Thanks to the Otter Commission, the battle honours of the 1st Cdn. Inf. Bn. (although yet to be authorized at that time) would be preserved by a standing unit. Since the 1st Cdn. Inf. Bn. was raised in south-western Ontario around London it was determined that a unit in the London area should be granted the privilege to perpetuate that battalion. These battle honours, authorized in 1929, were to be first perpetuated by "The Western Ontario Regiment". The Western Ontario Regiment, previously the 7th Regiment 'Fusiliers,' was renamed for the 1st Cdn. Inf. Bn. in 1920. In 1924 that regiment's name would change again to "The Canadian Fusiliers (City of London Regiment)."

At this point, our tale of those early Great War battle honours changes from one of perpetuation to one of amalgamation (which also includes the perpetuation of honours though the shifting structure and names of regiments). After 1924, the Canadian Fusiliers were subjected to relatively minor changes in title five times. During the Second World War they also raised a second battalion, which was mobilized in 1942 and deployed to KISKA in 1943. That active service battalion, titled the "1st Battalion" (the "2nd Battalion" then being the Militia battalion still in London) eventually made its way to England in 1944 and was maintained there as a reserve battalion providing reinforcements to the 2nd and 3rd Divisions until it was demobilized in 1945.

In 1954, The Canadian Fusiliers (City of London Regiment) (M.G.) was amalgamated with The Oxford Rifles to become the "London and Oxford Fusiliers (3rd Battalion, The Royal Canadian Regiment)". The Oxford Rifles also brought perpetuated First World War battle honours into this amalgamation.

We would, however, be remiss not to identify one other thread of perpetuated honours in the history of The Canadian Fusiliers. In 1936, the Fusiliers were amalgamated with Headquarters and "A" Company of the 2nd Canadian Machine Gun Battalion. This brought into our regimental heritage the perpetuation not only of that unit of the Canadian Machine Gun Corps (CMGC), but also its own perpetuated unit of the CEF: the 2nd Battalion CMGC.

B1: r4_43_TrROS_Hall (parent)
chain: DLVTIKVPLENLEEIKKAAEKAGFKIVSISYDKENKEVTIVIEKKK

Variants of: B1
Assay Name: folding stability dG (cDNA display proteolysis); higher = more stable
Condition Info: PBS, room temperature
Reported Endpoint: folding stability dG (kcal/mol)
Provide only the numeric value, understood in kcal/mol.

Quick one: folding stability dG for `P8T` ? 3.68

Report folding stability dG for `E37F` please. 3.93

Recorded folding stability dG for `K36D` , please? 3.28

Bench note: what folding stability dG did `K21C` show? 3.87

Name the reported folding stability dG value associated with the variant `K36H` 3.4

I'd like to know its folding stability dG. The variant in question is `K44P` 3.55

The inclusion of the "Emma Gees" branch of our regimental story is important here because, like the 1st Battalion CEF, they brought to the Regiment another battle honour that was unique to their participation in the Great War (out of all of our perpetuated units of the CEF). That battle honour is "Cambrai, 1918."

Incidentally, none of our First World War battle honours are unique to The RCR among the various threads of our lineage. Each original RCR battle honour for The Great War is shared with at least one perpetuated unit.

While our regimental history seems quite straightforward up to 1954, the addition of the London and Oxford Fusiliers (3rd Battalion, The Royal Canadian Regiment), now the 4th Battalion, requires us to look back through the history of our perpetuated units for a broader understanding of our heritage. The RCR perpetuates five infantry battalions and one machine gun battalion of the Canadian Expeditionary Force, and two infantry regiments and one machine gun battalion of the Canadian Militia:

a.      Units of the Canadian Militia perpetuated by The RCR:

(1)      The London and Oxford Fusiliers (3rd Battalion, The Royal Canadian Regiment), which were formed by the amalgamation of: